You’d be surprised how much research goes into creating an animated movie and how correct most of what you see actually is. In the case of the animated film Rio, a pair of Blue Macaw birds who played a big role is now officially extinct.
Who remembers the blue macaw bird in the movie Rio who was aptly named Blu? Well, here’s a refresher for those who don’t. Rio was a 2011 American animated movie about a blue macaw bird named Blu who thought he was the last of his species.
Blu attempts to fly all the way from Minnesota to Rio de Janeiro to find a mate where he eventually comes across a free-spirited female macaw named Jewel who teaches him several valuable life lessons. The two birds escape from being smuggled by a cockatoo called Nigel, fall in love, and have a baby.
Real Life Has a Different Ending
The movie ends with the hope that the lovebirds would be able to save their species. However, unlike the movie where everyone lives happily ever after, the real world proves to be a totally different experience as Blu’s nightmare has come to life.
According to a new study by the Biological Conservation, the blue macaw, which is native to Brazil and known for its sharp, almost electric blue color, is now officially extinct in the wild. They were declared to be an endangered species about seven years ago.
BirdLife International, a world leader in bird conservation, claims that the blue macaw has gone extinct in the wild due to deforestation. The species made their home in the now-rare Caraibeira trees, which have been felled in high numbers over the past few centuries leaving the macaw homeless. 
This isn’t news as experts have been warning about the dangers of habitat extinction on the dwindling blue macaw population as far back as the 1980s. Author Tony Juniper published a book about the phenomenon titled, Spix’s Macaw: The Race to Save the World’s Rarest Bird.
Unfortunately, the blue macaw isn’t the only bird species affected by this. A recent assessment of the World’s Critically Endangered species has confirmed that over eight bird species, including two species of macaw, have gone extinct.
Bird species like Hawaiian Poo-Uli, the Brazilian Alagoas foliage gleaner and the cryptic tree-hunter have already been completely wiped out and are now extinct forever.
“Ninety percent of bird extinctions in recent centuries have been of species on islands,” says Dr. Stuart Butchart, BirdLife’s Chief Scientist and lead author on the paper. “However, our results confirm that there is a growing wave of extinctions sweeping across the continents, driven mainly by habitat loss and degradation from unsustainable agriculture and logging.” 
Thank God for Conservationists
Thankfully, some blue macaws still survive in protected breeding programs. Experts estimate their population in captivity to be around 60—80, hence the classification change to Extinct in the Wild.
Even though conservationists, which refers to both a conservation movement and a member of such movement, are concerned with a wide range of natural preservation, their primary focus is protecting the environment from the damaging effects of human activity. This is more important today with increasingly extreme weather events caused by the growing tide of human-caused climate change and the rampant expansion of urban areas.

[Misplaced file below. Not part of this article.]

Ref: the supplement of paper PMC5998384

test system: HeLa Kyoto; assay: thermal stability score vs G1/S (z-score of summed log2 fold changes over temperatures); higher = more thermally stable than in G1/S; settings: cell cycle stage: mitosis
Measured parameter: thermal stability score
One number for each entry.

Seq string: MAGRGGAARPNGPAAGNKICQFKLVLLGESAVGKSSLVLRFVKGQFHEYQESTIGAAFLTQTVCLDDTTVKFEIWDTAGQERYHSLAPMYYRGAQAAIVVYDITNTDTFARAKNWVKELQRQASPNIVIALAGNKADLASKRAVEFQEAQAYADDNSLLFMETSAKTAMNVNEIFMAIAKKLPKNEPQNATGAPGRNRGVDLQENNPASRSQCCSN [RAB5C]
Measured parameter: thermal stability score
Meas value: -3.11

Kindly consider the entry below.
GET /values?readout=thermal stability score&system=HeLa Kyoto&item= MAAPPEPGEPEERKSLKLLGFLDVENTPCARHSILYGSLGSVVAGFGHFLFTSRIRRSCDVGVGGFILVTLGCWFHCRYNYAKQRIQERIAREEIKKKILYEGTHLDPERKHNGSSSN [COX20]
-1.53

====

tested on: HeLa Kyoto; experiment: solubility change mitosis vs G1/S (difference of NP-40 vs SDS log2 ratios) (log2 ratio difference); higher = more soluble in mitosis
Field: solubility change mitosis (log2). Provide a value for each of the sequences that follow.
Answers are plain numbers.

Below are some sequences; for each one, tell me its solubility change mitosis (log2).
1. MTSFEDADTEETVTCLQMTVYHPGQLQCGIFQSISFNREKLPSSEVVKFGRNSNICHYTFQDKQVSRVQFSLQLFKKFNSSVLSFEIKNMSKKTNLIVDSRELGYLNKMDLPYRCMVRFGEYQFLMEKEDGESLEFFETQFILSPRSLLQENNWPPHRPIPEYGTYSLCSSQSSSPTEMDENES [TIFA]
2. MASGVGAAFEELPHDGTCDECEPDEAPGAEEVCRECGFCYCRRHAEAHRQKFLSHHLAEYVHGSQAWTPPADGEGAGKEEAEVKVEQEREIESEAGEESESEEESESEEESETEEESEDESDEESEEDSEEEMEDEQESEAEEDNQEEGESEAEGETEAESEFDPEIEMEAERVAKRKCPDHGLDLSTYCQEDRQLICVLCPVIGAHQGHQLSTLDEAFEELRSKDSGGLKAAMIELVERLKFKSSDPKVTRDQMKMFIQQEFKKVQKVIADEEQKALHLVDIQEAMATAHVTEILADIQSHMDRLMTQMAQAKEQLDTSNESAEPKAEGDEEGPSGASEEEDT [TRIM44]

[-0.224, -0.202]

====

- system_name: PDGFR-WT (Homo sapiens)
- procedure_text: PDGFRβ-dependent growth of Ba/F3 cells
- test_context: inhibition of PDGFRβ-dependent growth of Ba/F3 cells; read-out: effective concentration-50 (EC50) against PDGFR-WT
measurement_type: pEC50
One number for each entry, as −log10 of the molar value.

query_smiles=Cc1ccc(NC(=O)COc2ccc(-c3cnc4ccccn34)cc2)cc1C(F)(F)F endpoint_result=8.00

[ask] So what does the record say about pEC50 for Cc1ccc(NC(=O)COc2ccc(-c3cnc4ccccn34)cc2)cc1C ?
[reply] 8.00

Conservationist movements like BirdLife International are actively working to protect the world’s wildlife, both flora and fauna, from severe evolutionary changes as a result of the human expansion on earth that has left many of the world’s animals in an adapt-or-die situation.
The Unseen Dangers of Extinction
Although the extinction of certain animal species is a natural part of the evolutionary process, the recent population boom of the human species has led to a significant increase in the rate of extinction. As humans share the world’s ecosystems with these endangered species, the quality of our lives and even our survival are linked to them.
For instance, the American bison, which was a common animal on the central plains and thus an important food source for the Native Americans of the region. However, they nearly vanished in the 19th century as a result of overhunting and the tribes that were dependent on them had to move to new lands in search of food.
Another significant wave of extinction that could potentially affect humans negatively is that of bees, which are responsible for pollinating more species of fruit-bearing plants than any other system available today.
Climate change, destruction of the natural habitat, depletion of resources, and other factors have increased the natural extinction rate of most animals by over 1,000 percent and put pressure on thousands of the planet’s most endangered organisms. 
“Blue macaw parrot extinct in wild, study concludes“, The Hill. September 2018.
“Spix’s Macaw heads list of first bird extinctions confirmed this decade“, BirdLife. September 2018.
“Blue macaw parrot that inspired “Rio” is now officially extinct in the wild”, CBS News. September 2018.
“How Do the Extinctions of Other Creatures Affect Humans Directly?”, Sciencing. March 2018.